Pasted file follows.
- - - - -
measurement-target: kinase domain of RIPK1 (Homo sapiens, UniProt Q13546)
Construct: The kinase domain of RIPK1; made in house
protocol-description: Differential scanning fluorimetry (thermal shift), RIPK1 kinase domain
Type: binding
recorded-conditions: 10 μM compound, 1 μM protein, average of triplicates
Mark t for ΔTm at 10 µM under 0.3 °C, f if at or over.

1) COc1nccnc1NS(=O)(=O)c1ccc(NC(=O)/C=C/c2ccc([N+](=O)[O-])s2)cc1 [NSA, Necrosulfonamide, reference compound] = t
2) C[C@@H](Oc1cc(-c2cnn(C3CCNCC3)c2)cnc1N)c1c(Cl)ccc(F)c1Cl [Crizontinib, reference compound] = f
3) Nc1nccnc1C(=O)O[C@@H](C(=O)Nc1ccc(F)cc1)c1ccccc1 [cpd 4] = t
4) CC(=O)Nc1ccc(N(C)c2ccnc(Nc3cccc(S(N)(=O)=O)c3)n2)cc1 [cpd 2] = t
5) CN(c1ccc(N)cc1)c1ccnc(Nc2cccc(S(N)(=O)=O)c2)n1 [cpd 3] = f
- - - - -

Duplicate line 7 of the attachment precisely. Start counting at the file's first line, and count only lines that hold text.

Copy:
1) COc1nccnc1NS(=O)(=O)c1ccc(NC(=O)/C=C/c2ccc([N+](=O)[O-])s2)cc1 [NSA, Necrosulfonamide, reference compound] = t